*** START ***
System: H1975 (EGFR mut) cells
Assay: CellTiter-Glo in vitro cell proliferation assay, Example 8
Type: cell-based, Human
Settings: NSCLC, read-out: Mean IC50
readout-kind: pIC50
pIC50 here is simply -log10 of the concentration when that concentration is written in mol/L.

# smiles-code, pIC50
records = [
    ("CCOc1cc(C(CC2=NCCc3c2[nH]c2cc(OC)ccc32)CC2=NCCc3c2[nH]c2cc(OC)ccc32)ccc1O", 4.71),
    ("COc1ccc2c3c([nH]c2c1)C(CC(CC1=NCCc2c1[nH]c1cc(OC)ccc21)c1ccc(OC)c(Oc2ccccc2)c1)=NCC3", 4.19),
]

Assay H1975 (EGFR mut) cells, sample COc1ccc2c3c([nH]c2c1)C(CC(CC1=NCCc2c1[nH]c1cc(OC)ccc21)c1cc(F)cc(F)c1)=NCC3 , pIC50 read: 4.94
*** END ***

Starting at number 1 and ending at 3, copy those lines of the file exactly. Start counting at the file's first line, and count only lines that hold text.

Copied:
System: H1975 (EGFR mut) cells
Assay: CellTiter-Glo in vitro cell proliferation assay, Example 8
Type: cell-based, Human